In late October, the BBA held its annual leadership retreat and we were delighted with the results. The weekend began with a panel discussion entitled “Having an Impact: The Constitution, the Daily Mechanics of Government, and You.” It featured four panelists discussing the Massachusetts Constitution, perceptions versus realities in the operation of our state government related to judicial funding, and brainstorming ways lawyers can make a difference by working within this system.
BBA President Paul Dacier, who is known to carry around a copy of the state constitution, served as a spirited moderator. Navjeet K. Bal, former Commissioner of Revenue and current member of Nixon Peabody’s Public Finance Group, brought her extensive budgeting knowledge and the perspective of the executive branch. We learned about the judicial branch’s perspective from retired Judge John C. Cratsley, who served 33 years on the bench including as Regional Administrative Judge in Suffolk and Norfolk Counties. Robert J. McCarron, Vice President for State Relations and General Counsel for the Association of Independent Colleges and Universities in Massachusetts and former Director of Legal Affairs for the Massachusetts House Committee on Ways and Means, brought the perspective of the legislative branch. New England Law Boston Professor, Lawrence Friedman, rounded out the panel with his expertise on the state and federal constitutions.
The panelists revealed the inner workings of the budget process in Massachusetts – the massive pieces of the pie consumed by health care and education, the zero-sum-game position of the parties involved, and the importance for funds-seekers to build relationships with government leaders and give comprehensive reporting on their plans and achievements. The conversation touched on the constitution, the structure and process of government, the role of politics, and the human elements inherent in the Commonwealth’s budgeting process.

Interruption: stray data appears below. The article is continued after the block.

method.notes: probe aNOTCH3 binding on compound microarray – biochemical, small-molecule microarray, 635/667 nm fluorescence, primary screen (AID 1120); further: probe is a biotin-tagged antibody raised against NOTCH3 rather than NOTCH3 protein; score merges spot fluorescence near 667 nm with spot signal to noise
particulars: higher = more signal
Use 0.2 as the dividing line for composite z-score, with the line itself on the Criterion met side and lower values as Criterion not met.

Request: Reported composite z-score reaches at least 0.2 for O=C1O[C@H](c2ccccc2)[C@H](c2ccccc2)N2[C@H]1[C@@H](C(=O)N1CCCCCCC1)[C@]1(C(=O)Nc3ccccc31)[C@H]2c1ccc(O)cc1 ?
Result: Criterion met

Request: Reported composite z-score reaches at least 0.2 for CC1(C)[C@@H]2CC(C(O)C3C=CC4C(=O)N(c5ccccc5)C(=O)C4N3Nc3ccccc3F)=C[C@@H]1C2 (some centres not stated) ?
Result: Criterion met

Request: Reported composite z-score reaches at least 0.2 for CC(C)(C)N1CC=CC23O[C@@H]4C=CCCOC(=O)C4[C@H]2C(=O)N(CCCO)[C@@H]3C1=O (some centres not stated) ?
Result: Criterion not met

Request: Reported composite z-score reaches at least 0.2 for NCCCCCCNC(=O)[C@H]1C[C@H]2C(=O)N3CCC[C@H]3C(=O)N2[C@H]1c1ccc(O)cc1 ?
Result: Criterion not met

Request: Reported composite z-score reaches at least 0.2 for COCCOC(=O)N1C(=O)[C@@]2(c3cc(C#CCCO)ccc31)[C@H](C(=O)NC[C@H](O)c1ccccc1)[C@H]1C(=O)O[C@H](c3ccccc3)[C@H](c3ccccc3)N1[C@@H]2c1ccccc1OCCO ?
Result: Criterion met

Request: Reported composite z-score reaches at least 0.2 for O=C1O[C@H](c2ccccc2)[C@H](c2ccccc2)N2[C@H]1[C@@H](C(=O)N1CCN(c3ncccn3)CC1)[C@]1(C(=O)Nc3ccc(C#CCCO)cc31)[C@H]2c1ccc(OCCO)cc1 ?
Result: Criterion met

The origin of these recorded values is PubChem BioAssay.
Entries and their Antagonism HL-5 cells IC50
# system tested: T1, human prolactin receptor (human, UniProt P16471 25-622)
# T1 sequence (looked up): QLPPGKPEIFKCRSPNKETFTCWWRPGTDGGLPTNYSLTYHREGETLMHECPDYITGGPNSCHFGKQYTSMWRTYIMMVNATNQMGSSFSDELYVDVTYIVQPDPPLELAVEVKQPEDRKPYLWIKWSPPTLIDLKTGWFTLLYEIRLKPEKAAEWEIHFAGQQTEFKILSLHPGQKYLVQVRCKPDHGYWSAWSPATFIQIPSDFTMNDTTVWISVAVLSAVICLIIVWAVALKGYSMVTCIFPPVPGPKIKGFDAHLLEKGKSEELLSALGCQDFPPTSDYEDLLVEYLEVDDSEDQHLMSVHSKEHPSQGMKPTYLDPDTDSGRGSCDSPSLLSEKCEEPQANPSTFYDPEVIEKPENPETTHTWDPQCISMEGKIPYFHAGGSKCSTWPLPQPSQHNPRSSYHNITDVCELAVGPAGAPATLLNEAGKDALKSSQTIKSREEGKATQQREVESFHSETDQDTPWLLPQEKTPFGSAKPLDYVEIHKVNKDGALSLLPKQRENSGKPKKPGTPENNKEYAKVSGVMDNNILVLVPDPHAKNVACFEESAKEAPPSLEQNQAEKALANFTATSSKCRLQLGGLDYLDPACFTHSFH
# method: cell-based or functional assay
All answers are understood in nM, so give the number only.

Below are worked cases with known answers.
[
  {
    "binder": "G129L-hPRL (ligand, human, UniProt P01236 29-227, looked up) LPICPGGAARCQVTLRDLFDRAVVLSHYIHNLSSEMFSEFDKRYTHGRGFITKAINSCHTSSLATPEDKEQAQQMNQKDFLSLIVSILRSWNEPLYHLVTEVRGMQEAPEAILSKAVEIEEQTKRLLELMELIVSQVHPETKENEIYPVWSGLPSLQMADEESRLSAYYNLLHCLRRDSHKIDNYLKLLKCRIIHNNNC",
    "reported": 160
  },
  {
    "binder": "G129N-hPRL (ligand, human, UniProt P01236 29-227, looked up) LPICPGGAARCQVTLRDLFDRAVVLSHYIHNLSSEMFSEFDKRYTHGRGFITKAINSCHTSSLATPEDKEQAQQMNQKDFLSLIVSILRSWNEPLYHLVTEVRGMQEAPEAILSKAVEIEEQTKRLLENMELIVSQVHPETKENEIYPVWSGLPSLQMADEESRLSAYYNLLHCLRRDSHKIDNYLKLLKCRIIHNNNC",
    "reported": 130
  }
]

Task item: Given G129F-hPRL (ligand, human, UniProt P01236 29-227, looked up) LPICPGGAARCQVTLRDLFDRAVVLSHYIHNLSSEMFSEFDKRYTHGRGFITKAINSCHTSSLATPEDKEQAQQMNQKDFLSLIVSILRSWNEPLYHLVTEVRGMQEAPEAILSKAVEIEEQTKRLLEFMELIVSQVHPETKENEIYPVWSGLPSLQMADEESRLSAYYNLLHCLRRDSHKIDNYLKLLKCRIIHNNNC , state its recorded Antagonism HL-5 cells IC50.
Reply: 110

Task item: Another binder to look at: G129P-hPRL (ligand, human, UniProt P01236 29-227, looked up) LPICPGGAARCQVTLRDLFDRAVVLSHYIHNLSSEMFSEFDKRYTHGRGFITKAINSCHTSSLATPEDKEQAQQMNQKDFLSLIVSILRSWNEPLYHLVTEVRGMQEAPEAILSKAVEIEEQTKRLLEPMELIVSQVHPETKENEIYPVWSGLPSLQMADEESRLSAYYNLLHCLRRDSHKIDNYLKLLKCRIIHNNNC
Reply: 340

In the afternoon, the BBA leaders split into four discussion groups to reflect on the morning panel, explore the issues of court funding and consider their own potential for involvement in the government budgeting process. It was eye-opening to observe the idea-making process at work. On Sunday morning, the groups came together to reflect and share their experiences. We are still sifting through all of the thoughts and ideas and hope to emerge with some innovative solutions and new approaches for ways to advocate for adequate court funding.
While there will never be a quick-fix for improving judicial funding, the BBA’s leaders are committed to securing sufficient funding for the Commonwealth’s judiciary. One thing is for sure, it begins with engagement in the political process and relationship-building with our legislators.
– Jonathan Schreiber
Legislative and Public Policy Manager
Boston Bar Association